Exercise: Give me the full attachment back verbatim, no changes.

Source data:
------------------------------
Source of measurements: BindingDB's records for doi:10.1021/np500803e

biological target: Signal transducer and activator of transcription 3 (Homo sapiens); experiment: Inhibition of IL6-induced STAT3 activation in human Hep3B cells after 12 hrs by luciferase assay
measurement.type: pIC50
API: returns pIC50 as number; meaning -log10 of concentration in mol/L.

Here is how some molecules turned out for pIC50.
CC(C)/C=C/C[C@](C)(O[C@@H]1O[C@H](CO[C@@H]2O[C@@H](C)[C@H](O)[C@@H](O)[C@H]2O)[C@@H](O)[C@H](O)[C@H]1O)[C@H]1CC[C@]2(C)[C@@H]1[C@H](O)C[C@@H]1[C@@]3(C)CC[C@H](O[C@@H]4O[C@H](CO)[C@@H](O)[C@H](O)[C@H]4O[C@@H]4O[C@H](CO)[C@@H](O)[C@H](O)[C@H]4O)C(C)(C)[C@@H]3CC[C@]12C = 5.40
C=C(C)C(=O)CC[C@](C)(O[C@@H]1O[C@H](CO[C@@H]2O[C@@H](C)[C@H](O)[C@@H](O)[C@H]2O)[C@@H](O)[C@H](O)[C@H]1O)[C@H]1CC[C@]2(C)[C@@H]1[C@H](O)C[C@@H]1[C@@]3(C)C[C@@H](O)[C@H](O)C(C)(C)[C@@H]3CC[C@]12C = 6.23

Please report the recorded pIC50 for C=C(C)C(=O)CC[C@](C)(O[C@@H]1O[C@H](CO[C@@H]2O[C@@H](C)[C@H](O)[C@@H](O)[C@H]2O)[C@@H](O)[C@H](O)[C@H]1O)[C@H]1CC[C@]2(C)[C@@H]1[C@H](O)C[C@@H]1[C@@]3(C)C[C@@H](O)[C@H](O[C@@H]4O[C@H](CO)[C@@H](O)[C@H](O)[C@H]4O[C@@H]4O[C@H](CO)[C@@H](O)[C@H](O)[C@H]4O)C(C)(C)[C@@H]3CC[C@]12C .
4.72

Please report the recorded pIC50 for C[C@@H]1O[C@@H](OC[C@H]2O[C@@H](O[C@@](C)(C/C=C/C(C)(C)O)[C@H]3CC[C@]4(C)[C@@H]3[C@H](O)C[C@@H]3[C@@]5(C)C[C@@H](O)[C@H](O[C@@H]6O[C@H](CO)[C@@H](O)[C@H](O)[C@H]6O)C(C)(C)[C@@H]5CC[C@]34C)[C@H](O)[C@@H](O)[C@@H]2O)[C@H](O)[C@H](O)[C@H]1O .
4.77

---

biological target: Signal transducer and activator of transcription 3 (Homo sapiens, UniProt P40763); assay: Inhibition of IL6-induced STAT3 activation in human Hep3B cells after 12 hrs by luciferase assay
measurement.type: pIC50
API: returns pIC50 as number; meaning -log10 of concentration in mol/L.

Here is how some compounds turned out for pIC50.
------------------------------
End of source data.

Source of measurements: BindingDB's records for doi:10.1021/np500803e

biological target: Signal transducer and activator of transcription 3 (Homo sapiens); experiment: Inhibition of IL6-induced STAT3 activation in human Hep3B cells after 12 hrs by luciferase assay
measurement.type: pIC50
API: returns pIC50 as number; meaning -log10 of concentration in mol/L.

Here is how some molecules turned out for pIC50.
CC(C)/C=C/C[C@](C)(O[C@@H]1O[C@H](CO[C@@H]2O[C@@H](C)[C@H](O)[C@@H](O)[C@H]2O)[C@@H](O)[C@H](O)[C@H]1O)[C@H]1CC[C@]2(C)[C@@H]1[C@H](O)C[C@@H]1[C@@]3(C)CC[C@H](O[C@@H]4O[C@H](CO)[C@@H](O)[C@H](O)[C@H]4O[C@@H]4O[C@H](CO)[C@@H](O)[C@H](O)[C@H]4O)C(C)(C)[C@@H]3CC[C@]12C = 5.40
C=C(C)C(=O)CC[C@](C)(O[C@@H]1O[C@H](CO[C@@H]2O[C@@H](C)[C@H](O)[C@@H](O)[C@H]2O)[C@@H](O)[C@H](O)[C@H]1O)[C@H]1CC[C@]2(C)[C@@H]1[C@H](O)C[C@@H]1[C@@]3(C)C[C@@H](O)[C@H](O)C(C)(C)[C@@H]3CC[C@]12C = 6.23

Please report the recorded pIC50 for C=C(C)C(=O)CC[C@](C)(O[C@@H]1O[C@H](CO[C@@H]2O[C@@H](C)[C@H](O)[C@@H](O)[C@H]2O)[C@@H](O)[C@H](O)[C@H]1O)[C@H]1CC[C@]2(C)[C@@H]1[C@H](O)C[C@@H]1[C@@]3(C)C[C@@H](O)[C@H](O[C@@H]4O[C@H](CO)[C@@H](O)[C@H](O)[C@H]4O[C@@H]4O[C@H](CO)[C@@H](O)[C@H](O)[C@H]4O)C(C)(C)[C@@H]3CC[C@]12C .
4.72

Please report the recorded pIC50 for C[C@@H]1O[C@@H](OC[C@H]2O[C@@H](O[C@@](C)(C/C=C/C(C)(C)O)[C@H]3CC[C@]4(C)[C@@H]3[C@H](O)C[C@@H]3[C@@]5(C)C[C@@H](O)[C@H](O[C@@H]6O[C@H](CO)[C@@H](O)[C@H](O)[C@H]6O)C(C)(C)[C@@H]5CC[C@]34C)[C@H](O)[C@@H](O)[C@@H]2O)[C@H](O)[C@H](O)[C@H]1O .
4.77

---

biological target: Signal transducer and activator of transcription 3 (Homo sapiens, UniProt P40763); assay: Inhibition of IL6-induced STAT3 activation in human Hep3B cells after 12 hrs by luciferase assay
measurement.type: pIC50
API: returns pIC50 as number; meaning -log10 of concentration in mol/L.

Here is how some compounds turned out for pIC50.